Tennessee's disciplinary agency for attorneys has dismissed an ethics complaint alleging that 10th Judicial District Attorney General Steve Bebb misused his authority, according to the Tennessee speaker of the House.
"The Board of Professional Responsibility informed me that the complaint has been dismissed. Although I disagree, I respect that this is the decision of the governing body," Speaker Beth Harwell said in a statement to the Times Free Press. Harwell was among state lawmakers who filed complaints against Bebb last year after a House special oversight committee reviewed evidence compiled from a TBI report and witness interviews.
State Senate Judiciary Chairman Brian Kelsey, who also filed a complaint against Bebb, did not respond to requests for comment.
Neither did Bebb, but he recently sent a blanket email to the other 30 state district attorneys warning them to "wake up folks ... if they [legislators] can't control you you may be ousted."
The Board of Professional Responsibility met Friday to hear results of an investigation into complaints filed by state lawmakers against Bebb. Some lawmakers discussed allegations with the board in September, including:
• That Bebb misused his authority by indicting a father involved in a nasty child custody battle as a favor to the other side.
• That he threatened indictment to silence a man whose handgun was wrongly seized and sold by police.
• Maintained a policy of not prosecuting police officers involved in wrongdoing.
• Submitted false expense reports while driving a state vehicle.
No information was available about the board's decision. All its actions are confidential under Tennessee Supreme Court rules unless it chooses to make a disciplinary proceeding public.
The father whom Bebb indicted -- Bradley County resident Jason Cole -- said Tuesday he was disappointed that his interviews with board investigators and the Tennessee Bureau of Investigation came to naught.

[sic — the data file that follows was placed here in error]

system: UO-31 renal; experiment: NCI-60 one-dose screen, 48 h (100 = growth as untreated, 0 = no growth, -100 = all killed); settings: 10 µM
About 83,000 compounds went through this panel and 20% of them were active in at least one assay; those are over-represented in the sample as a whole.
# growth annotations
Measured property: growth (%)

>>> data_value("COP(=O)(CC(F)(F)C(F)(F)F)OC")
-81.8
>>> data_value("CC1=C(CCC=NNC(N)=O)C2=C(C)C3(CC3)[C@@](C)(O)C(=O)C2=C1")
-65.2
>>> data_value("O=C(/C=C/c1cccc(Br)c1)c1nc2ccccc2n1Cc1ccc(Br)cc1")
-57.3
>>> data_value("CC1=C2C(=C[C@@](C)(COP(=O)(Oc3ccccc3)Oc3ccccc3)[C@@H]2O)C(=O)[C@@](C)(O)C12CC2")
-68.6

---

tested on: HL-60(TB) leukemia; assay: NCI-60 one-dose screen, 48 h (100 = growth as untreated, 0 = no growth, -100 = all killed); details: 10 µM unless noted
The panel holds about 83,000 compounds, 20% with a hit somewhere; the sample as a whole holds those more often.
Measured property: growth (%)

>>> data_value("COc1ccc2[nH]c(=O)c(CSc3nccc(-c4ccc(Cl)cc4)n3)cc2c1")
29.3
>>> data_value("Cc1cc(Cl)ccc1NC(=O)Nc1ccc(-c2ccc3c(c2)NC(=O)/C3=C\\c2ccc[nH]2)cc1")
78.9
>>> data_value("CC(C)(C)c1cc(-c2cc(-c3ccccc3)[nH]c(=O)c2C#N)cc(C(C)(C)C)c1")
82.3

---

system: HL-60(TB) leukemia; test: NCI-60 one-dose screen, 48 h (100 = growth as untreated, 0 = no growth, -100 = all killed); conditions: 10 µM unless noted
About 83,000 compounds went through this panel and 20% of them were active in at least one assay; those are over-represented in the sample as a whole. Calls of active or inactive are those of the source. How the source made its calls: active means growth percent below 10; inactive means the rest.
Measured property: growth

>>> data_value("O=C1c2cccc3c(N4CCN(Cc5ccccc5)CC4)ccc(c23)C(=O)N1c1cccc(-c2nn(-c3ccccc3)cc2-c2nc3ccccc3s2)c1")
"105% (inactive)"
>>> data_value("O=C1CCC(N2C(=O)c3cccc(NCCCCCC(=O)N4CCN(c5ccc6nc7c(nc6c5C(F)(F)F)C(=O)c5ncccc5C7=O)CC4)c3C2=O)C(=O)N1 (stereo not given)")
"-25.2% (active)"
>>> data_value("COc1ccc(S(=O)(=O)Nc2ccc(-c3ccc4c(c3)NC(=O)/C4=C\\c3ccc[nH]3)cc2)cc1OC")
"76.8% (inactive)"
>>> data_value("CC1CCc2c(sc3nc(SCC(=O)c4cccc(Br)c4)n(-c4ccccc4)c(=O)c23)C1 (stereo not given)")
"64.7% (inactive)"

"I gave them all the information; if they chose not to look at it, they chose not to look at it," Cole said.
"I think it's more of a financial reason why they dismissed it," he said. "If they find out the district attorney has done something wrong, every case this guy has worked on in the last [eight] years has a chance of being appealed.
"I think the [state] attorney general has figured out it's cheaper to pay this man $12,000 a month than to have all this stuff brought back up."
Bebb's salary as district attorney is $144,000 a year. He was elected in 2006 and is not seeking re-election in August.
In August 2012, the Times Free Press published a six-day series airing allegations of prosecutorial and financial misconduct by Bebb. Within days, state Attorney General Robert Cooper ordered a probe by the TBI, but in March 2013 Cooper released a report saying that he had found no prosecutable crimes by Bebb.
State lawmakers voted to follow up. The House oversight committee, which included Rep. Mike Carter, R-Ooltewah, reviewed the TBI file and other sources and interviewed witnesses. The committee voted in August to recommend Harwell form a charging committee and seek Bebb's removal from office, but she has not yet done so.
The Senate Judiciary Committee under Kelsey has not voted whether to recommend charges.
On March 4, Bebb sent an email to his fellow elected district attorneys saying that "nothing I have been accused of is true but that does not keep the supermajority at bay."
Bebb is a Democrat. More than two-thirds of Tennessee's House and Senate members are Republicans, meaning the chambers have the strength to pass any legislation with no input or interference from Democrats.
The email cast blame for the cascading investigations on fired former Cleveland Police detective Duff Brumley and two state lawmakers, Sen. Mike Bell, R-Riceville, and Rep. Eric Watson, R-Cleveland.
"[W]ake up folks ... if they can't control you you may be ousted. ... All of you need to open your eyes to the evil of any supermajority of any party," he wrote.
Contact staff writer Judy Walton at email@example.com or 423-757-6416.